Forum OpenACS Development: Handling Double Submits...

Posted by Alex Kroman on
So one of the more common errors I get on my installation of OpenACS is someone submitting a form and then a few minutes later clicking back a few times, editing their form and submitting it again. The error message they get is

ERROR:  duplicate key violates unique constraint "acs_objects_pk"

This is because OpenACS is trying to create a new object with an ID that has already been used.

Is there a way to get ad_form to run the edit_data declaration in this situation or at the very least make it display a nice message?

Here is my ad_form block:

ad_form -name add_edit \
    -cancel_url "opportunities" \
    -form {
    } -new_data {
    } -edit_data {
Posted by Jose Pablo Escobedo Del Cid on

I've had the very same problem before, and the only solution that have worked for me have been to add a "when not exists" in the insert statement. Like this:

insert into table (key_id)
(select (:key_id_var)
 where not exists
 (select 1 from table where key_id = :key_id))
or just
select create__new(:key_id)
where not exists (select 1 from table where key_id = :key_id)

I have tried other approaches, like generating the object_id in another page (a confirmation one, for instance), but there are allways some cases when it fails (if something can go wrong will go wrong ;o)

Of course a better approach would be to somehow improve the already existing API of the ad_form or the acs_objects to avoid this problem...

Posted by Alex Kroman on
Maybe the right answer is just ditching duplicate detection? Every application I've used on the Internet will create a duplicate if you go back and submit the 'create new item' form again....
Posted by Malte Sussdorff on
If you come up with a solution, I will volontarily add this to project manager and contacts. God, it is really boring to explain users to

a) Not use the backbotton when creating a form entry.
b) and if they do, hit reload to get the next object_id.

Talking about reload, has anyone managed to convince IE6 to keep the data entered in the RTE when you go back/forth or reload a page?

Posted by Dave Bauer on

No, checking if the item exists before trying to create it is the correct solution. I thought that ad_form was able to detect if a user clicked submit twice and process it accordingly. Apparently it is possible to use the back button and submit again and process the _new_data block again.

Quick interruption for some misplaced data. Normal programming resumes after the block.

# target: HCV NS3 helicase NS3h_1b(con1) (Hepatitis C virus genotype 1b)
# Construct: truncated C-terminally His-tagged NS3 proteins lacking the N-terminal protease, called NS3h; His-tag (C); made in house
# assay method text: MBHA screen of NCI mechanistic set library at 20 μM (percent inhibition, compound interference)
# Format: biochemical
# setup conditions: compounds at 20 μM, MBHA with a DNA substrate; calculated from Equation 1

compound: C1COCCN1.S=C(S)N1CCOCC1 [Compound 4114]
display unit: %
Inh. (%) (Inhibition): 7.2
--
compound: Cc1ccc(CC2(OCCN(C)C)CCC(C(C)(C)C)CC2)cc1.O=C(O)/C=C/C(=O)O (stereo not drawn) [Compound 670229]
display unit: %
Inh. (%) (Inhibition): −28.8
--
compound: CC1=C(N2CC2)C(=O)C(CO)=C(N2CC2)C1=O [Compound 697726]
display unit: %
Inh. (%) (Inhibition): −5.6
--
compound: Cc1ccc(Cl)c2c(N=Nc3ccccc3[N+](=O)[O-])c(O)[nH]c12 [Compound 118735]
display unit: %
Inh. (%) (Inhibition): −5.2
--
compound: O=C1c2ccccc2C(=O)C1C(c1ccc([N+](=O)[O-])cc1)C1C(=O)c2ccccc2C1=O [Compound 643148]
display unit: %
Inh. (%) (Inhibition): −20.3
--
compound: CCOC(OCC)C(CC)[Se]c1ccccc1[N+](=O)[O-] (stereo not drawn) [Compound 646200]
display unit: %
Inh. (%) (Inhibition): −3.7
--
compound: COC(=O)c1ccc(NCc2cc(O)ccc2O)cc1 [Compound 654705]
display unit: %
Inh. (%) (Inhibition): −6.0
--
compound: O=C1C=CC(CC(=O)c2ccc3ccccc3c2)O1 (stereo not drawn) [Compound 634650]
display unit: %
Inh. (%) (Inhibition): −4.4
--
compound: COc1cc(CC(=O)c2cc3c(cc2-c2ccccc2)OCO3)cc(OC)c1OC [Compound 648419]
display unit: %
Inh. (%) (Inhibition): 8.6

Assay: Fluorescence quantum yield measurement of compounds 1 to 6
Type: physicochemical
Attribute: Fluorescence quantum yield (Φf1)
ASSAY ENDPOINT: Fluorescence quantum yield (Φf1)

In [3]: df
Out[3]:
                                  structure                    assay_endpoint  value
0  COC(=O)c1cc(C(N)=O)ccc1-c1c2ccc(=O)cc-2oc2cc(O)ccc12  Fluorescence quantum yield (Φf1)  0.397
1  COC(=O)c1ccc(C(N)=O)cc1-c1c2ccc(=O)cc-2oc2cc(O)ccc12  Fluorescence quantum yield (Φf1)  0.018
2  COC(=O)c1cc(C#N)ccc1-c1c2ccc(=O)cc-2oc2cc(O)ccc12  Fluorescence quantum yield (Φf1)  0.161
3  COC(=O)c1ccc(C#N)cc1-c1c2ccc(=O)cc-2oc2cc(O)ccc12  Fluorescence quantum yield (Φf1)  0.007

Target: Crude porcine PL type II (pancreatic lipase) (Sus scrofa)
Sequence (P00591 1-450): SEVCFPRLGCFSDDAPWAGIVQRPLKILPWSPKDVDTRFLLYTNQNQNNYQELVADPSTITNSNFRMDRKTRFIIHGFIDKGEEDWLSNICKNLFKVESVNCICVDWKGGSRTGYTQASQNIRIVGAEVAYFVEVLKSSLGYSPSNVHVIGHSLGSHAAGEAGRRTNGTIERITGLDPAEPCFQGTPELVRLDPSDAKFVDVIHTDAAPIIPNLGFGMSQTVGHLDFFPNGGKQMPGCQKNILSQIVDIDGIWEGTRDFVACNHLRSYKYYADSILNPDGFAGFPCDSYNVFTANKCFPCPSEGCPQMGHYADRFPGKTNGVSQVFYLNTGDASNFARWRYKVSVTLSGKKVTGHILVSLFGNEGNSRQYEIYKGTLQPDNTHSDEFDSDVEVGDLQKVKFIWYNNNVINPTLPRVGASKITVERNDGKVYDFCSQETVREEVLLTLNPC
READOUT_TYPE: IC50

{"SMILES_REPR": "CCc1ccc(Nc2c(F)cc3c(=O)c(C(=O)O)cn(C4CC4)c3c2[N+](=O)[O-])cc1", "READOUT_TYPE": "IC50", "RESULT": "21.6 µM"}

Hoepfully Don will read this and give us some advice!

Posted by Jade Rubick on
What I do is write PL/SQL that does this

insert into foo;
exception when dup_val_on_index
update foo;

Posted by Don Baccus on
The error message isn't coming from ad_form, it's coming from your code in -new_data.

So ... use db_transaction {} on_error { do something to give a smart error message }. Select to see if the object already exists, for instance. I greatly prefer doing this select statement when there's an error rather than doing so before the insert as was suggested above, because you only incur the cost of the extra db operation when you need it, i.e. when things fail.

You can also just cheat and assume the most likely cause of the error was a dupe. Give an error message saying "perhaps you used the back arrow to resubmit the form, causing a duplicate entry - here's the error the database gave us, though". Depends on how user-friendly you want to be.

There's really no way for ad_form to run the -edit_data code in this case. It uses its internal form vars to figure out what's going on.

Jade's suggest works on Oracle if updating not inserting is what you want to do. There's no equivalent in PG.

If you want to allow dupe entries, don't use the "key" feature of ad_form, and us on_submit rather than new_data and allocate a new object_id each time the form's processed.

In this case, of course, you'd need separate add/edit pages.

In some sense, using the ad_form "key" feature and its support of new_data and edit_data makes it easier to keep these pages uniform (because they're the same form) but at the expense of perhaps slightly more confusing error messages.

Posted by Alfred Werner on
Aren't we just discussing an upsert? Oracle has had a merge command since 9i. It's much faster since it is built into the oracle kernel and the optimizer is aware of it.
Posted by Pascal Byrne on
A simple client side fix would be to disable the submit button using a piece of Javascript attached to the onSubmit action.

This of course doesn't protect against the same page being open in two browser windows or legacy browsers and is no substitute for proper server-side validation.